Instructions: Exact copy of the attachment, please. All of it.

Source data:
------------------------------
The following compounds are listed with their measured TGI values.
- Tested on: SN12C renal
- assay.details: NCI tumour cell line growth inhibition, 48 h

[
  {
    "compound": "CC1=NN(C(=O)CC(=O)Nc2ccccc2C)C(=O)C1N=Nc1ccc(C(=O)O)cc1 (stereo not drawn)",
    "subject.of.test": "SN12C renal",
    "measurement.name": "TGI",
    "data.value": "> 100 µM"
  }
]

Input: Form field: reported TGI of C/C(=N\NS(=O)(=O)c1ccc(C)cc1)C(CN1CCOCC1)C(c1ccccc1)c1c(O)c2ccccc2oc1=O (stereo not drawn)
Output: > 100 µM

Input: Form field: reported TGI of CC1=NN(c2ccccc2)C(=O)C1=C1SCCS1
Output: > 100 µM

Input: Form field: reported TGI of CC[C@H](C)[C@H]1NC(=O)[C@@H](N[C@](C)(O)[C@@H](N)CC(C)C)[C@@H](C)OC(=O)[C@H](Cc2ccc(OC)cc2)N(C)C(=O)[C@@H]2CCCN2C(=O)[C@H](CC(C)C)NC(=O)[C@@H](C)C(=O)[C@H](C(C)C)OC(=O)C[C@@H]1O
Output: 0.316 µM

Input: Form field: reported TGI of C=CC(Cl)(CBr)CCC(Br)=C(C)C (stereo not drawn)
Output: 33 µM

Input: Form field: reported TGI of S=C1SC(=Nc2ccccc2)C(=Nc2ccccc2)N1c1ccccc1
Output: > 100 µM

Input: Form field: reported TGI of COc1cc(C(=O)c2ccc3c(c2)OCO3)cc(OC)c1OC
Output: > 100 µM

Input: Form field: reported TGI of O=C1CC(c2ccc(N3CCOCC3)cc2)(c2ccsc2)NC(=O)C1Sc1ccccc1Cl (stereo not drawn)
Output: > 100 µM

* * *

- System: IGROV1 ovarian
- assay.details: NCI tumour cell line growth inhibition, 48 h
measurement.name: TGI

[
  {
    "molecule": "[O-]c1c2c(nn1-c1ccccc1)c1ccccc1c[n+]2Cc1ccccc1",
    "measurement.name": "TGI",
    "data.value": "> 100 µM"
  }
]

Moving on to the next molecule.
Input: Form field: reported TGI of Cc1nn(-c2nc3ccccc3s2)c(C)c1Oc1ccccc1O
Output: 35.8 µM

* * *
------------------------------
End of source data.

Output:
The following compounds are listed with their measured TGI values.
- Tested on: SN12C renal
- assay.details: NCI tumour cell line growth inhibition, 48 h

[
  {
    "compound": "CC1=NN(C(=O)CC(=O)Nc2ccccc2C)C(=O)C1N=Nc1ccc(C(=O)O)cc1 (stereo not drawn)",
    "subject.of.test": "SN12C renal",
    "measurement.name": "TGI",
    "data.value": "> 100 µM"
  }
]

Input: Form field: reported TGI of C/C(=N\NS(=O)(=O)c1ccc(C)cc1)C(CN1CCOCC1)C(c1ccccc1)c1c(O)c2ccccc2oc1=O (stereo not drawn)
Output: > 100 µM

Input: Form field: reported TGI of CC1=NN(c2ccccc2)C(=O)C1=C1SCCS1
Output: > 100 µM

Input: Form field: reported TGI of CC[C@H](C)[C@H]1NC(=O)[C@@H](N[C@](C)(O)[C@@H](N)CC(C)C)[C@@H](C)OC(=O)[C@H](Cc2ccc(OC)cc2)N(C)C(=O)[C@@H]2CCCN2C(=O)[C@H](CC(C)C)NC(=O)[C@@H](C)C(=O)[C@H](C(C)C)OC(=O)C[C@@H]1O
Output: 0.316 µM

Input: Form field: reported TGI of C=CC(Cl)(CBr)CCC(Br)=C(C)C (stereo not drawn)
Output: 33 µM

Input: Form field: reported TGI of S=C1SC(=Nc2ccccc2)C(=Nc2ccccc2)N1c1ccccc1
Output: > 100 µM

Input: Form field: reported TGI of COc1cc(C(=O)c2ccc3c(c2)OCO3)cc(OC)c1OC
Output: > 100 µM

Input: Form field: reported TGI of O=C1CC(c2ccc(N3CCOCC3)cc2)(c2ccsc2)NC(=O)C1Sc1ccccc1Cl (stereo not drawn)
Output: > 100 µM

* * *

- System: IGROV1 ovarian
- assay.details: NCI tumour cell line growth inhibition, 48 h
measurement.name: TGI

[
  {
    "molecule": "[O-]c1c2c(nn1-c1ccccc1)c1ccccc1c[n+]2Cc1ccccc1",
    "measurement.name": "TGI",
    "data.value": "> 100 µM"
  }
]

Moving on to the next molecule.
Input: Form field: reported TGI of Cc1nn(-c2nc3ccccc3s2)c(C)c1Oc1ccccc1O
Output: 35.8 µM

* * *